Two polar bears jaw at each other playfully amongst the muted red-brown autumn colors. They’re waiting for the water to freeze so they can head out on the ice and hunt for seals.
These hoary marmots seem to be enjoying their Social Anti-Distancing (SAD) tendencies atop a colorful, lichen-covered boulder.
The third episode in the Social Anti-Distancing (SAD) series features a pair of adult emperor penguins, resting chest to chest. Definitely not six feet apart!
The Social Anti-Distancing (SAD) series continues with two land iguanas going head to head, literally. I started photographing them from far away, then approached slowly and cautiously, getting closer to them and closer to the ground. Eventually I got within a couple of feet. They kept circling each other, heads locked together, pushing back and forth, battling for supremacy. They ignored me completely. They were still going several minutes later, head to head, but they had stopped circling; in fact, they had stopped moving altogether. For all I know, they had fallen asleep!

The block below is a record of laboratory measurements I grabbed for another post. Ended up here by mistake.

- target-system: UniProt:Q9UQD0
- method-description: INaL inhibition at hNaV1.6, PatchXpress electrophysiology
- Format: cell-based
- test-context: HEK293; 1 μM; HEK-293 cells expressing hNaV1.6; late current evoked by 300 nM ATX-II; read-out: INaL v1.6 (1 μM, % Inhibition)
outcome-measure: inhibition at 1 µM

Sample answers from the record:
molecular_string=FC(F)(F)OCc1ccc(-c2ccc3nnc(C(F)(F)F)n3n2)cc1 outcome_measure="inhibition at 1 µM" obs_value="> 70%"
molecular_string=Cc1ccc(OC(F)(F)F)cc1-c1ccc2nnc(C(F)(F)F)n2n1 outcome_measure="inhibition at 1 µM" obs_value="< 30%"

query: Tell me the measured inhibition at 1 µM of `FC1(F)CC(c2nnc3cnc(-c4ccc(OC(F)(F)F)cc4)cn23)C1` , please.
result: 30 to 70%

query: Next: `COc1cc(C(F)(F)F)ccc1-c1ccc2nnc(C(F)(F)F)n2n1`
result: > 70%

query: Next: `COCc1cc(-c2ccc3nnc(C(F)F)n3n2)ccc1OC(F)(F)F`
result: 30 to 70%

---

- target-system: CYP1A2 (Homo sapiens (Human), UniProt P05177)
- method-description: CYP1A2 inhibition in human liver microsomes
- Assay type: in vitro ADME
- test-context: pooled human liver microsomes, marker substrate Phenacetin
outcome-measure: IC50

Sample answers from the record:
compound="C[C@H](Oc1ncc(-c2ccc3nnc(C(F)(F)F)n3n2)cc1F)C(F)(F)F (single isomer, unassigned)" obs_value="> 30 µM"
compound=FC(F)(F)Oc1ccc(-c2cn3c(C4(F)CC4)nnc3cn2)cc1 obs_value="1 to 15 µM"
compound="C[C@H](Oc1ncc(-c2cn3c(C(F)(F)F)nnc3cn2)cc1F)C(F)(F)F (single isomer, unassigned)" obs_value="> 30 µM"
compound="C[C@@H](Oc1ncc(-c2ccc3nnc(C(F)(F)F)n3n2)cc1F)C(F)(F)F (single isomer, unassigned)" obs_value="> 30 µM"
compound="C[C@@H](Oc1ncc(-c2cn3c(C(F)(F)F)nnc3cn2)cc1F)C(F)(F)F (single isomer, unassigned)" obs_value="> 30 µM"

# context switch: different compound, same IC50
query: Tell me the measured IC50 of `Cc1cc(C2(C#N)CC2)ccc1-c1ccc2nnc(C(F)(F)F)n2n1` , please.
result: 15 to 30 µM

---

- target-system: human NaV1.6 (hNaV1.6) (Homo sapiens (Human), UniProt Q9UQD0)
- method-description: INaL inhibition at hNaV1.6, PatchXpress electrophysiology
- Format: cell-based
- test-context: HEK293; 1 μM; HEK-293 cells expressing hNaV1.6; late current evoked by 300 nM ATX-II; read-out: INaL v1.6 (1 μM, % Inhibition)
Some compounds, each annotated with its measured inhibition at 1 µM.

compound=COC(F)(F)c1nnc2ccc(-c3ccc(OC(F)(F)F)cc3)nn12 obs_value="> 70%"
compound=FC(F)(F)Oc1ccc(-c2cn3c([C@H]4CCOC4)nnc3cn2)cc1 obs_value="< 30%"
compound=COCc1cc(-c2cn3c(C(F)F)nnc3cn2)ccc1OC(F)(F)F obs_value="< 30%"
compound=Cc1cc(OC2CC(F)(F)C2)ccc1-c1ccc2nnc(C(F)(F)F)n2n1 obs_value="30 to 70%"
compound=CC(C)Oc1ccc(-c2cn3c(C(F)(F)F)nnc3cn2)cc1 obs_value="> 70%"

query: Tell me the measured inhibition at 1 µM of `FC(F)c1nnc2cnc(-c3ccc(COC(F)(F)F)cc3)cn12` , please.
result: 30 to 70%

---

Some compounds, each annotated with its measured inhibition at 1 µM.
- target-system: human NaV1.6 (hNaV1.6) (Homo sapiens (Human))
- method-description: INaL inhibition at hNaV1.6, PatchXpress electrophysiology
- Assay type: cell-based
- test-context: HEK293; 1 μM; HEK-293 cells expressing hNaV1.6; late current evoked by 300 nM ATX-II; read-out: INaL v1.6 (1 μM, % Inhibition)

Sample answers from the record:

This is the start of a “sad” little photo series that I’m calling Social Anti-Distancing. We humans currently need to keep apart to stay safe, but with animals it’s a different story. Over the years I’ve photographed many pairs or groups of animals interacting, and I’d like to share some of my favorites with you.
The series kicks off with an image of Buddha and Otto back in 2005. When Buddha would groom Otto, he would always wrap his arm around his buddy like this. The friendly grooming would invariably devolve into wrestling and head-grabbing!
At dawn, the dunes receive just enough directional light from the sky to reveal their textures and shading.
A sheet of sand stretched beneath a sunstar.
The sweep of a dune sidelit by the late afternoon sun.
The black-and-white dune series continues with a wide-angle composition that follows the light-dark cartour around the frame.